Is it irrational to not believe in the existence of irrational numbers?

Suppose some agent doesn't believe in the existence of the positive square root of 2.

Question: Is the agent's disbelief (or lack of belief) in the existence of +sqrt(2) irrational?

The question can be generalized to abstract objects of any kind, but this concrete case should suffice.

• What do you mean by exist? By what definition does 2 exist, let alone sqrt(2)? – user4894 Mar 3 '14 at 17:41
• You might want to specify your criterion of abnormality for beliefs. Otherwise, that makes no sense. A charitable reading is: is it irrational to not believe in the existence of irrational numbers? This might have been a slightly more useful question. – Hunan Rostomyan Mar 3 '14 at 17:42
• the 2 is the real number 2 in the real number system of mathematics, sqrt(2) is also a real number found by doing operation sqrt() on real "2". Operation is unary, operation here is a function from the set of reals to itself. And set and function are from maths. – ReekMaths Mar 3 '14 at 17:54
• @user4894 Existence isn't the issue here, it's the claim that believing/not believing in certain existence claims is 'abnormal'. You can see this by amending the supposed question as follows: "One who does not believe the existence of sqrt(2) [in ZFC], is abnormal." Still unintelligible due to 'abnormal'. While I think everything you've said is correct, I think your questions have misdirected the OP (evidence: the last revision of the question). So I'd suggest focusing on the fact that the 'abnormal' is the issue here, for a start. – Hunan Rostomyan Mar 3 '14 at 20:05
• I've changed the question. I hope it's not too far from what the OP had in mind. Please consider retracting your votes if you feel that there is an answerable question there. – Hunan Rostomyan Mar 4 '14 at 8:03

The question you asked suffers from two obvious problems.

• i. missing criteria of abnormality for beliefs (please specify).
• ii. missing explanation for the claim that most people intuitively 'feel' numbers.

I'll attempt to answer the question you should have asked instead, which starts with these 3 points:

(1) The principal square root of 2 exists.

(2) Agent α does not believe in (1).

(3) Agent α's lack of belief in (1) is irrational.

Your main question I took to be the following:

Question 1. Does (3) follow from (1–2)?

The answer, of course, depends on the logical structure of (1–2), so here is one way of analyzing it.

In (1), observe that the principal square root of 2 is an irrational number (for a proof, look at Example 1.1 in Baby Rudin, or in some other standard real analysis text). If irrational numbers are included in our universe of discourse, which is to say that we're in the universe of (at least) real numbers, then it will obviously be the case that the principal square root of 2 exists. That is because existential quantification will be over the domain of reals. But if we restrict ourselves to quantifiers that range over say rationals, then since rationals while dense nonetheless contain 'gaps', (1) will turn out to be false. At this point agent α can have a disagreement with us, depending on her answer to the following question:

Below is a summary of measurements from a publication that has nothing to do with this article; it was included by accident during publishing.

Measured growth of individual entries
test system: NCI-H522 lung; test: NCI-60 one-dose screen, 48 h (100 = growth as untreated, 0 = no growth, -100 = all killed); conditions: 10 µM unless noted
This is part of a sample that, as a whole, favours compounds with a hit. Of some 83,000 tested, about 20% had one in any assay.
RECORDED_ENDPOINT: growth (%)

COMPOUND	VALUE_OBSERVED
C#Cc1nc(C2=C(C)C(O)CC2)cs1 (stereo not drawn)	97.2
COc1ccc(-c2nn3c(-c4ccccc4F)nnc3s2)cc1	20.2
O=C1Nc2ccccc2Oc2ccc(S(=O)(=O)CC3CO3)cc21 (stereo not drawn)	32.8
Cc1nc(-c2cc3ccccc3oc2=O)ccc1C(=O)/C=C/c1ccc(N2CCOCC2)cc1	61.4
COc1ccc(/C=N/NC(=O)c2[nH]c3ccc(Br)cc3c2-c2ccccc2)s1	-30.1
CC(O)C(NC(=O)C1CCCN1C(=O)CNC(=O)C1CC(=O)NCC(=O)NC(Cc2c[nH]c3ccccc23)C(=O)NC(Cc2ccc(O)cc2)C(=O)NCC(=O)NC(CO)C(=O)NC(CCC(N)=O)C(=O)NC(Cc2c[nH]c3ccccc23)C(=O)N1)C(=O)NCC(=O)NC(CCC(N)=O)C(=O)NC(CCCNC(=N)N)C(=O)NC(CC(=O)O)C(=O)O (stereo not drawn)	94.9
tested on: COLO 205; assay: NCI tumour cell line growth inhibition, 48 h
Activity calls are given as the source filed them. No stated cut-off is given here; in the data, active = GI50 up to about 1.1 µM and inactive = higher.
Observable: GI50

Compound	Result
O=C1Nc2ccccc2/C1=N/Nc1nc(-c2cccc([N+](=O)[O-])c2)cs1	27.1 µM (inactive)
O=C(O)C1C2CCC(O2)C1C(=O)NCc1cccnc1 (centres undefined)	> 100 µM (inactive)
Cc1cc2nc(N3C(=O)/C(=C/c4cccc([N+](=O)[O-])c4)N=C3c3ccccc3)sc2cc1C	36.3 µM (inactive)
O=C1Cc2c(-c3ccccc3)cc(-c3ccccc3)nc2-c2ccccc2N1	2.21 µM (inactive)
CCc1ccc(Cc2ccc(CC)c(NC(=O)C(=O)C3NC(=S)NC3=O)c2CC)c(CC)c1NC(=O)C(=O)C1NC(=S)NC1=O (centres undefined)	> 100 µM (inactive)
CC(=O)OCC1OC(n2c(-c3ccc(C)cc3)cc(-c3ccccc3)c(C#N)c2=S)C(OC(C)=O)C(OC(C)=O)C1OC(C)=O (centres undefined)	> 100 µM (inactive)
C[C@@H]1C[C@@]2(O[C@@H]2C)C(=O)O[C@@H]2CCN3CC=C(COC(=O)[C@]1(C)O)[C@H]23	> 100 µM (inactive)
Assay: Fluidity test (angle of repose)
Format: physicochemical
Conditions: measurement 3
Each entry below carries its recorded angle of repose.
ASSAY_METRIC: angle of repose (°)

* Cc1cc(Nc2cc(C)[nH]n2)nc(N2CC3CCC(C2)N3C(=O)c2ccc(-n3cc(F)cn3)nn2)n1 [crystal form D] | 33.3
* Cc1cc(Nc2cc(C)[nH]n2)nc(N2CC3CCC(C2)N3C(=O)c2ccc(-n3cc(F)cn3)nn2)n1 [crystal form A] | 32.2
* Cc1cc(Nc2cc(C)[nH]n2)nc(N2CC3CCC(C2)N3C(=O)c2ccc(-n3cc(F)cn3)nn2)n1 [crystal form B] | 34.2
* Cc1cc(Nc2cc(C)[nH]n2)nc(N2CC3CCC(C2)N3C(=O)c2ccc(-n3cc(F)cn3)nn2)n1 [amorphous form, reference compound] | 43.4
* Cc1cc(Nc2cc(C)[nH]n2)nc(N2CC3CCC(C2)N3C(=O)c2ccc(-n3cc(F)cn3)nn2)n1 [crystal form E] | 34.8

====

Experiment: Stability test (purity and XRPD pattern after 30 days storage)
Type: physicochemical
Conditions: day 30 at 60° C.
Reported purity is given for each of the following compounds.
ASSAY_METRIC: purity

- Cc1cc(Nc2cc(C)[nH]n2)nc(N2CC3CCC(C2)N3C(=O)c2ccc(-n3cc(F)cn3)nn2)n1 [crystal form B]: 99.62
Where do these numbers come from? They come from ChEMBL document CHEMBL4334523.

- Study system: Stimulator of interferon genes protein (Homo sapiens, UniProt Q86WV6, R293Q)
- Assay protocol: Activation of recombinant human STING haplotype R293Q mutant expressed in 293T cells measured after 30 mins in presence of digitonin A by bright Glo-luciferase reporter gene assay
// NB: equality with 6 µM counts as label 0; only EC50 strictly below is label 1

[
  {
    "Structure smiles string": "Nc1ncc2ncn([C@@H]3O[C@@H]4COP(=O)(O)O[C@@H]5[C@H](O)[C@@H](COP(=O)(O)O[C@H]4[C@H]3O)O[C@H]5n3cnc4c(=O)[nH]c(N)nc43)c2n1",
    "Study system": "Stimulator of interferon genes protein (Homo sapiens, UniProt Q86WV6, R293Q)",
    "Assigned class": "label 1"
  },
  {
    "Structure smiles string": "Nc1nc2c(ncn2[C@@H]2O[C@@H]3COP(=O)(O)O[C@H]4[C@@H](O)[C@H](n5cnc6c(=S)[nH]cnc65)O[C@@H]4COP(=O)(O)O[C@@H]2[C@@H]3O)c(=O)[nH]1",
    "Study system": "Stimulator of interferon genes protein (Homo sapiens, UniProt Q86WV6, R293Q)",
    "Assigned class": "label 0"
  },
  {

Question 2. What's the universe of discourse? I.e., what does 'exists' range over in (1)?

As User4894 pointed out in the comments, if you understand by existence physical existence, which is to say that 'exists' ranges over stuff (at some level of interest) in the physical universe, then (1) will obviously be false, because irrational numbers aren't the sort of things which can be found in nature. Needless to say, it won't help to find a unit square (table say) and then say that its diagonal is the principal square root of 2. It won't even help to identify the number with the class (which being a class of physical objects is small enough to be a set) of diagonals of all physical unit square objects, because these objects are approximations of actual unit squares and nothing more.

In sum, if 'exists' in (1) ranges over any proper subdomain of reals, including ∅ in the physical scenario considered above, then (1) along with all the other irrational numbers can be said to not exist, so:

Observation 3. Premise (1) is true iff 'exists' ranges over domains not smaller than reals.

If we thus restrict existence, then (1) will be false. And then agent α's disbelief reported in premise (2) will be not only not irrational, but quite justified. But let us suppose the opposite, namely that:

Assumption 4. 'Exists' ranges over domains not smaller than reals.

Now suppose agent α doesn't believe in that, i.e., that (2) is true. Agent's disbelief in (2) would indicate that she understands something different by one of the constituent expressions in (1). For example, she might not understand how definite descriptions work, or how the square root function is defined, or the role the adjective 'principal' is playing, or the denotation of '2', or the meaning of 'exists'. If any of those conditions are present, then (1) won't have meaning to the agent, and she will naturally have no reason to believe it. So let's record this possible point of disagreement:

Question 5a. Does agent α understand the meaning of claim (1)?